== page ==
Some Birds I Have Seen On Our
Rutgers University Camden Campus

Pictures/videos taken with Panasonic GS15 & GS19.  Most pictures have videos attached to them.

Some presentations on this page may require that MS Windows Media Player be upgraded with the following codec to run MS Photo Story videos: 
for 2000 and lower  WM9Codecs9x.exe            for XP and up  WM9CodecsXP.exe


back to Main Bird Page


Cedar Waxwings

Click here to see video in Windows Media Player format. Click here to see video in Real Media format.
Frames clipped from video Panasonic GS-15  BSB  (2005).  Mouse click on pictures to see videos.

At about 6:30 PM on July 28, 2005 as I was leaving BSB I heard the soft whistling sound of this bird.  I looked into the berry trees and only saw a squirrel.  I could still hear the bird so I continued looking.  They blend into the vegetation very well.  I finally saw it and watched for a few seconds.  There aren't many berries left these days except for some dried remnants. I didn't have my camera to get some shots anyway.  After a few more seconds the bird took off and another one followed.

On July 12, 2005 about 7:30 AM I saw three of these fly past me on the west side of BSB.  They were headed to the berry trees.  I doubled back past them to get some video with the sun's glare behind me.  These birds have been continuous visitors to this area but they don't sit still for the camera but today I was able to my best images yet.  The image above is from this set.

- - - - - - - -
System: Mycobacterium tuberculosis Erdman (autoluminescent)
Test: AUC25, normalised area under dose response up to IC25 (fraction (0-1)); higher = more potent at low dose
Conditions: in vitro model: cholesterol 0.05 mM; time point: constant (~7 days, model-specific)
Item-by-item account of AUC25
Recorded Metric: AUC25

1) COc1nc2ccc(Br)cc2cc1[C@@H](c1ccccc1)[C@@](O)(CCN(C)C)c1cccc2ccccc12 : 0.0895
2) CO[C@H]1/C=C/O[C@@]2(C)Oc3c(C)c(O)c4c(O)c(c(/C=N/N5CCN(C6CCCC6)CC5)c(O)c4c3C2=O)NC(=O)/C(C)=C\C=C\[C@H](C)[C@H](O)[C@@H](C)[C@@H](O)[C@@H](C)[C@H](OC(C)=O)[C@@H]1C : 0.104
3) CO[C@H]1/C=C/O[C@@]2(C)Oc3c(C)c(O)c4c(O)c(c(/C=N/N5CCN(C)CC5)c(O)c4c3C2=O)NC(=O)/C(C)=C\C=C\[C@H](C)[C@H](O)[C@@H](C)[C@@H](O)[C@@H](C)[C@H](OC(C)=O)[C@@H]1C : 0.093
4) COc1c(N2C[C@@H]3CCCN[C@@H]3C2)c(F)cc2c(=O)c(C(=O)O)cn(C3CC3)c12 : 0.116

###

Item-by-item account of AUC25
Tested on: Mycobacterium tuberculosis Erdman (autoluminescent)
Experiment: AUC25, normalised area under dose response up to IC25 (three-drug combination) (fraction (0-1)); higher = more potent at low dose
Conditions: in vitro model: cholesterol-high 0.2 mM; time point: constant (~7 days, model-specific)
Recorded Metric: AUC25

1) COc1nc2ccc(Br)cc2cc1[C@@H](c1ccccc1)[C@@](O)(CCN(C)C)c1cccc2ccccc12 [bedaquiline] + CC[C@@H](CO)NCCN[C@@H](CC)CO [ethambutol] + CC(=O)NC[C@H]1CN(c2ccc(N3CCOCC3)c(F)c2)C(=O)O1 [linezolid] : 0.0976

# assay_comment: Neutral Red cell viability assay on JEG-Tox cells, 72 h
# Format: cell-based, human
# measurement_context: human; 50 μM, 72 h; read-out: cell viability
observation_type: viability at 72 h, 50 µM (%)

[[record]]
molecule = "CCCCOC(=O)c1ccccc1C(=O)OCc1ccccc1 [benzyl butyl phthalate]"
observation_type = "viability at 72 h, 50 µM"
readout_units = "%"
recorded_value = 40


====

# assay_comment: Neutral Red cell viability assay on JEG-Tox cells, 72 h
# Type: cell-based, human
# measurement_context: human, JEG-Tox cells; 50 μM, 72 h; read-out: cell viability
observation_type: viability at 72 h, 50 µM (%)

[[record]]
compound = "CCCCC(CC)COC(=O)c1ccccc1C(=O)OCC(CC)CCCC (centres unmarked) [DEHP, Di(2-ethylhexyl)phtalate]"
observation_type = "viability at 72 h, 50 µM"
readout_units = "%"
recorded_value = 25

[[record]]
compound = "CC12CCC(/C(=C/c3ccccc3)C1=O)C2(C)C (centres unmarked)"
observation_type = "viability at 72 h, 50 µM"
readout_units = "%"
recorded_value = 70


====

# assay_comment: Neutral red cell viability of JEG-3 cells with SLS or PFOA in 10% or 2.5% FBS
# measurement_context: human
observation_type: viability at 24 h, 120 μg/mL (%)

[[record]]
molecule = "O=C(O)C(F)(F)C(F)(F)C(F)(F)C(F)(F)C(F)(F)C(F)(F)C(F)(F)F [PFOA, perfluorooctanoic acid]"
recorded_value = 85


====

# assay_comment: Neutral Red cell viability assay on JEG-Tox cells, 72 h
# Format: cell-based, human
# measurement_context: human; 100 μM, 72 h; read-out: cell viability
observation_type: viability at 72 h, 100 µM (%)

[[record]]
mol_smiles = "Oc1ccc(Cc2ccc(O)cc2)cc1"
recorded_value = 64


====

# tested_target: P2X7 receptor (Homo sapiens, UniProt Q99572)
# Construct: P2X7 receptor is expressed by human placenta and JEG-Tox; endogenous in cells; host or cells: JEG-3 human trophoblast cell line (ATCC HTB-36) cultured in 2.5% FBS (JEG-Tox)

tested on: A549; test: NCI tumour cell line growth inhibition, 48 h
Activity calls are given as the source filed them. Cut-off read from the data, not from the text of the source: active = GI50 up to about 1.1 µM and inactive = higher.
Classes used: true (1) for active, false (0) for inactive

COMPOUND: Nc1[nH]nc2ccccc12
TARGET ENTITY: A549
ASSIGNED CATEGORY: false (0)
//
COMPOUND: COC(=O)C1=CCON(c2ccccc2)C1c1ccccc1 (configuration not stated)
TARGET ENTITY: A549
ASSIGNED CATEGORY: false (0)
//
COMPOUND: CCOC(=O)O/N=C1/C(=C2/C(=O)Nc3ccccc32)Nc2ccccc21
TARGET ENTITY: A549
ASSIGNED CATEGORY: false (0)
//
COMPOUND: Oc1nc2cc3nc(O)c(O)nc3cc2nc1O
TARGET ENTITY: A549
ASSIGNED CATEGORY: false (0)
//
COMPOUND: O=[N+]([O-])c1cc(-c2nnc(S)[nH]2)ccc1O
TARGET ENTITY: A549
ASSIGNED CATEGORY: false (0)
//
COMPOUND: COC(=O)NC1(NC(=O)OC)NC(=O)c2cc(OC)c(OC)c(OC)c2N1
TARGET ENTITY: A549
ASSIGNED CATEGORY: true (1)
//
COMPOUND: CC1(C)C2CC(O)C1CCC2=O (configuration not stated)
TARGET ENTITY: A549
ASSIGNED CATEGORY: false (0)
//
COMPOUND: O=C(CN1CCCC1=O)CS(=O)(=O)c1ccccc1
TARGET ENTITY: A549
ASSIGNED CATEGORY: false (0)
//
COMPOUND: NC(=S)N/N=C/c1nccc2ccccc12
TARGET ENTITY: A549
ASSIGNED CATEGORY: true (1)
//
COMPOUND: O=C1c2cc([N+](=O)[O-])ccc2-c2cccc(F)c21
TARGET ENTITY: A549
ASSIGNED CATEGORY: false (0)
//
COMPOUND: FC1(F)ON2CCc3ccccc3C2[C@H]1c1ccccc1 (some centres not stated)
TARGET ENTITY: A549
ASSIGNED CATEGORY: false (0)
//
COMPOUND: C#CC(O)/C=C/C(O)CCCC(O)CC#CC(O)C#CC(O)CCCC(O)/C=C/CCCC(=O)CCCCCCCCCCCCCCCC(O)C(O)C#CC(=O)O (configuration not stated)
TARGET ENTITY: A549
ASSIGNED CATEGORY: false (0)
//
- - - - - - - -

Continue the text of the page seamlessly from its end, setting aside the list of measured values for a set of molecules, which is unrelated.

Frames clipped from video Panasonic GS-15  BSB  (2005)


Frame clipped from video Panasonic GS-15  BSB  (2005)

This last image was included to show the yellow band on the end of the tail that makes it easy to tell that this bird is a Cedar Waxwing. 

On June 9, 2005 there were two sightings.  At about 5:30 in the area of Fine Arts I saw one juvenile in a large tree.  Then about 5:45 I saw three fly into the small berry-laden trees by BSB.  They were juveniles also.  I did not have my camera with me.

On June 7, 2005 I was looking at the trees on the west side of BSB and noted that the berries on them were ripening.  I started thinking that the Cedar Waxwings should be showing up again.  Just then I noticed a bird at the top of one of the trees and in silhouette I saw a top-notch.  Walking closer I could tell it was a Waxwing.  I tried to get a photo but the bird decided to follow a Sparrow into a nearby tall tree.  As it flew off I could see the yellow band at the end of its tail feathers.

On May 16, 2005 just after lunch I stepped outside and walked into a small flock of these in the small tree behind BSB.  These trees have some small berries on them. There were parents feeding juveniles.  I could not get a good angle because I was looking into the sun.  The flock flew off and a few of the juveniles landed in the tree beside the brick wall.  The last picture in this group shows one of those birds.

Mouse click on Picture to see video. Mouse click on Picture to see video.
 
Frames clipped from video Panasonic GS-15  BSB  (2005)

One of these was chased by a Mockingbird protecting it's baby on May 18, 2004.  It had landed in one of the tall bushes behind BSB.